He was convicted of allowing after-hours drinking in 1968, in 1969 a judge ordered the Lounge and bowling alley closed over fire hazards. He was sued by the IRS in 1971 for not paying his taxes in the 1960s, by investors in the mall in 1972 for diverting lease revenue from mall tenants to himself rather than paying investors. McGaughey settled the lawsuits but began to fall behind on mortgage payments and stopped paying for maintenance of the mall. By the mid-1970s, the Bardstown Road corridor was in decline, local leaders saw the sprawling mall as the epicenter of the problems. Complaints about crime, poor maintenance and deterioration of the structure were common. To force improvements to the mall, the surrounding neighborhood associations banded together and started a boycott of the mall in February 1975; as a result of the boycott, the mall went into foreclosure in Fall 1976, receivership on January 1, 1977. By the end of the 1970s the mall was sold to the Metts family, who were more willing to improve the property and work with neighborhood leaders.

Inspired by the successful efforts to force positive change in the Mid City Mall situation, many who were involved formed the Highlands Commerce Guild in 1977, which continues to work to revitalize the Bardstown Road corridor as of 2007. Shortly after the change of ownership, land was leased to allow construction of restaurants in the part of the parking lot nearest Bardstown Road; the Skyline Chili remains but the other location began as Gatti's Pizza in 1979, became a Dairy Queen in 1997, Raising Cane's Chicken Fingers in 2015. In 1988, a study of traffic along Bardstown Road found that the road in front of Mid-City Mall had by far the most vehicle accidents of any mid-block area from downtown to Bardstown Road's junction with I-264 due to drivers turning left from the mall, it suggested the number of entrances to the mall be reduced and one large one created, where a traffic light would be installed, this recommendation was carried out 1989. The mall entered into another decline in 1990 when an anchor store, moved out.

The decline did not last long, as new businesses began moving in by mid-decade, marked by a $400,000 renovation of the facade in 1994. The former Ames site was converted to an 8-screen cinema called Baxter Avenue Theaters and now known as Baxter Avenue Filmworks, which opened in 1995. A controversial element of the renovation were backless benches designed to deter people from sleeping in the mall. While the "bums" of Mid City Mall were notorious at the time, many were not homeless and some had been visiting the mall for recreation for decades. Several of the mall's initial tenants were long-running local businesses; the Jewel Box, which opened in 1958 moved into the mall at its opening, remains a tenant. The mall had been the home of a bakery in existence since the 19th century; the bakery closed its doors in 2003. Another tenant, there from the beginning was a Winn-Dixie grocery store on the Bardstown Road side; when the grocery chain pulled out of the Louisville market, the location was occupied by another grocery chain called Buehler's Market.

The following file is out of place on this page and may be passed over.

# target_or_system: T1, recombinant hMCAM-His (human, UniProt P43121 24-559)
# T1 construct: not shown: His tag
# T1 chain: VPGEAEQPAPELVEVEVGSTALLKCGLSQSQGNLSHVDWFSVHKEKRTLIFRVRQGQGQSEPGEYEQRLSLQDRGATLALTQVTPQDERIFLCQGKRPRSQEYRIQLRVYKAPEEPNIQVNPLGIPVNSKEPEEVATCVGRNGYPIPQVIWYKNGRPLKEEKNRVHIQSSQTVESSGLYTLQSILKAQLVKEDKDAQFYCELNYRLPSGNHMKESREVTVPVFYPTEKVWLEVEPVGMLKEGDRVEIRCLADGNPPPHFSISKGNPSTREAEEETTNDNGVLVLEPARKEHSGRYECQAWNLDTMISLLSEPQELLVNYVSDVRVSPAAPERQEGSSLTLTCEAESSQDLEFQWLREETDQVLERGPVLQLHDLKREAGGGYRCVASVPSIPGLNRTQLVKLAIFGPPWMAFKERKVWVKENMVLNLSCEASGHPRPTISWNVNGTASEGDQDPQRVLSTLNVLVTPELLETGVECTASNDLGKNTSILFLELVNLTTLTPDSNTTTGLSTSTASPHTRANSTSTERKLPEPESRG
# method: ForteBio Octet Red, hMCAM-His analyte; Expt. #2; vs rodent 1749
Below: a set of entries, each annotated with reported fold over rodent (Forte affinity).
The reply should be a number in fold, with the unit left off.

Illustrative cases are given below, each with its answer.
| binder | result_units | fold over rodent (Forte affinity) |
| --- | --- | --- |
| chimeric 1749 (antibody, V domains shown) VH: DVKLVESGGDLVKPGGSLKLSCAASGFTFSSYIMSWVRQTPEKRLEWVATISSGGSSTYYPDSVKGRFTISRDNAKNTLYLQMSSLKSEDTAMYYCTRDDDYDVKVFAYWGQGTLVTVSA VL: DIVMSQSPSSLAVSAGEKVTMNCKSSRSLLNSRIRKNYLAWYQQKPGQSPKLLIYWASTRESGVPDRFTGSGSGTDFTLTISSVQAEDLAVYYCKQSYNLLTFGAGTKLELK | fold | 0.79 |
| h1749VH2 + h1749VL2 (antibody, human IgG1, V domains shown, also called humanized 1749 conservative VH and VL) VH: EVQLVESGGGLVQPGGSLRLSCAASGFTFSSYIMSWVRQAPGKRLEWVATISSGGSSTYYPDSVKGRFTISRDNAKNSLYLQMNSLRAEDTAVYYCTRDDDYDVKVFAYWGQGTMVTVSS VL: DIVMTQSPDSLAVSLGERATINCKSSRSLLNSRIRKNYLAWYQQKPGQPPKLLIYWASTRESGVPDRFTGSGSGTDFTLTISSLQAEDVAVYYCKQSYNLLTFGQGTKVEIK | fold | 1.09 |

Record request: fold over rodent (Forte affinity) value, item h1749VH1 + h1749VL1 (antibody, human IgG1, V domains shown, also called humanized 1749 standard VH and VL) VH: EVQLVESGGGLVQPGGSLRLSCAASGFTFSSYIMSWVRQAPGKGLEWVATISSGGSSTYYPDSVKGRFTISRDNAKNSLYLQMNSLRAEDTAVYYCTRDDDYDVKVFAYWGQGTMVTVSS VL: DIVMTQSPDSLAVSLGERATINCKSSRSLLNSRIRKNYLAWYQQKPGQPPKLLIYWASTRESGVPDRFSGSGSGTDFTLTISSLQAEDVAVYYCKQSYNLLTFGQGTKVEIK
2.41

The company only lasted there a year and became a Valu Market grocery. Several other established local businesses moved into the mall as initial tenants, including Maud Muller Candy Shop, Marianne Shop and Taylor Drugstore. A large bar, which has a separate entrance, was home to the Office Lounge from the mall's founding until 1975. In 1987 t

Minuscule 758 (Gregory-Aland)

Minuscule 758, ε474, is a Greek minuscule manuscript of the New Testament written on parchment. Palaeographically it has been assigned to the 14th century; the manuscript has complex contents. Scrivener labelled it as 847e; the codex contains the text of the four Gospels, on 301 parchment leaves. The text is written in one column per 20 lines per page; the text is divided according to the κεφαλαια, whose numbers are given at the margin, their τιτλοι at the top of the pages. It contains tables of the κεφαλαια before each Gospel, lectionary markings at the margin, incipits, αναγνωσεις, subscriptions at the end, στιχοι, pictures; the Greek text of the codex is a representative of the Byzantine text-type. Hermann von Soden classified it to the textual family Kr. Aland placed it in Category V. According to the Claremont Profile Method it represents textual family Kr in Luke 1 and Luke 20. In Luke 10 no profile was made, it creates textual subgroup with 35. The text of the Pericope Adulterae is marked by an obelus.

Scrivener dated the manuscript to the 14th century. The manuscript is dated by the INTF to the 14th century. In 1870 it was presented to Nicholas form Athens, it was added to the list of New Testament manuscripts by Gregory. Gregory saw the manuscript in 1886; the manuscript is now housed at the National Library of Greece in Athens. List of New Testament minuscules Biblical manuscript Textual criticism Minuscule 757 Gregory, Caspar René. Textkritik des Neuen Testaments. 1. Leipzig. P. 219